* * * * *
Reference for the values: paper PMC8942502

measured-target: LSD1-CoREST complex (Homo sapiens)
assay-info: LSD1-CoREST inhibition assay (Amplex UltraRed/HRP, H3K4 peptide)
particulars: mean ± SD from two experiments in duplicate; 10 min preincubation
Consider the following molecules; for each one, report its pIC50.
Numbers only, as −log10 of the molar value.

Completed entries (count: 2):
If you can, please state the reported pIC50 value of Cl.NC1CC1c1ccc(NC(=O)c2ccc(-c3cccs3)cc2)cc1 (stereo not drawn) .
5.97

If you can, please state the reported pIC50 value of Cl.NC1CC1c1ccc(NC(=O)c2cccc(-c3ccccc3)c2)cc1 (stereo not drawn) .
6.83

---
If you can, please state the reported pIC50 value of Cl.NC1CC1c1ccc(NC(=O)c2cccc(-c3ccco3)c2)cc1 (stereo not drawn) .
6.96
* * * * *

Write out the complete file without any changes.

Reference for the values: paper PMC8942502

measured-target: LSD1-CoREST complex (Homo sapiens)
assay-info: LSD1-CoREST inhibition assay (Amplex UltraRed/HRP, H3K4 peptide)
particulars: mean ± SD from two experiments in duplicate; 10 min preincubation
Consider the following molecules; for each one, report its pIC50.
Numbers only, as −log10 of the molar value.

Completed entries (count: 2):
If you can, please state the reported pIC50 value of Cl.NC1CC1c1ccc(NC(=O)c2ccc(-c3cccs3)cc2)cc1 (stereo not drawn) .
5.97

If you can, please state the reported pIC50 value of Cl.NC1CC1c1ccc(NC(=O)c2cccc(-c3ccccc3)c2)cc1 (stereo not drawn) .
6.83

---
If you can, please state the reported pIC50 value of Cl.NC1CC1c1ccc(NC(=O)c2cccc(-c3ccco3)c2)cc1 (stereo not drawn) .
6.96